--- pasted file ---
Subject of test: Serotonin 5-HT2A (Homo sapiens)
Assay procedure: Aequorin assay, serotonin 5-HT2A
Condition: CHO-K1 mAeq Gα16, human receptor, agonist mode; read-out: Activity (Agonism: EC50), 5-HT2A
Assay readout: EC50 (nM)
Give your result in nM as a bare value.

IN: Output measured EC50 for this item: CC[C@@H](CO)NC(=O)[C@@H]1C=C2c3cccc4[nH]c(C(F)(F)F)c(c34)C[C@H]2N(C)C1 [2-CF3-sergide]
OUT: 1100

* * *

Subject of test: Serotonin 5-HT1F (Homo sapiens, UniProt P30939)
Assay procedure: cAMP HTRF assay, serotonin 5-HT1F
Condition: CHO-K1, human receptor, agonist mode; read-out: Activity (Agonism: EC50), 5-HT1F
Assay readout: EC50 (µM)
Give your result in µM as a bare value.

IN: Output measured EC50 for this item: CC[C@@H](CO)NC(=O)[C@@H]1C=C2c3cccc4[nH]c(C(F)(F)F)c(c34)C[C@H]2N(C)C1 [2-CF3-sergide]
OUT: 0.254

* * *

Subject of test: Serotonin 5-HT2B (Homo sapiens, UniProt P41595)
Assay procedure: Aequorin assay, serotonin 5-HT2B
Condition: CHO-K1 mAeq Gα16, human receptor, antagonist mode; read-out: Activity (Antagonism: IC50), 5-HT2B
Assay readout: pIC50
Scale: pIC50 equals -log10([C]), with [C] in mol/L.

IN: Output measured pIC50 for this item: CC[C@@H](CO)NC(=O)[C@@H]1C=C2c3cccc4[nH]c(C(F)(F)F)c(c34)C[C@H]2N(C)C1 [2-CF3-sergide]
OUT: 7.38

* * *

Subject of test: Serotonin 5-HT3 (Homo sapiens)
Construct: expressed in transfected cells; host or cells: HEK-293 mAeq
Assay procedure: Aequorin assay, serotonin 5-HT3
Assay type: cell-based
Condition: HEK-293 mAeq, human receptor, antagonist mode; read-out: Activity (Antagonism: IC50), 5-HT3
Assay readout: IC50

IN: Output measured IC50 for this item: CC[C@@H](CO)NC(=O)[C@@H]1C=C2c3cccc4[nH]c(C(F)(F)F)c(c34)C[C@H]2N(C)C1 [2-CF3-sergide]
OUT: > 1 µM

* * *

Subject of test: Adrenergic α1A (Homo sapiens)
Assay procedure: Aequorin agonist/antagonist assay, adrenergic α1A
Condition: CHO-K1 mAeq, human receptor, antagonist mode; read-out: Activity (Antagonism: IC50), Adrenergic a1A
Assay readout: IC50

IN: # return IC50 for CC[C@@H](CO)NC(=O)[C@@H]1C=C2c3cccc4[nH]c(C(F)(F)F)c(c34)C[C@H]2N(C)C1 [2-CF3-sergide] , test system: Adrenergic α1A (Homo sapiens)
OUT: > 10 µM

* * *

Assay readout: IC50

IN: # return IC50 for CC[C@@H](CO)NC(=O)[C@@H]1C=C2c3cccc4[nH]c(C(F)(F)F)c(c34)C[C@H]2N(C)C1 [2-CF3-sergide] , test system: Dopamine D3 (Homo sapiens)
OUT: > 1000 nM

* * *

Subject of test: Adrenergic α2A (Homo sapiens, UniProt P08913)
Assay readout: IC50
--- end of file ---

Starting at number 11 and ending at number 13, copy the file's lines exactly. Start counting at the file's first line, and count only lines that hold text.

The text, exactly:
Condition: CHO-K1, human receptor, agonist mode; read-out: Activity (Agonism: EC50), 5-HT1F
Assay readout: EC50 (µM)
Give your result in µM as a bare value.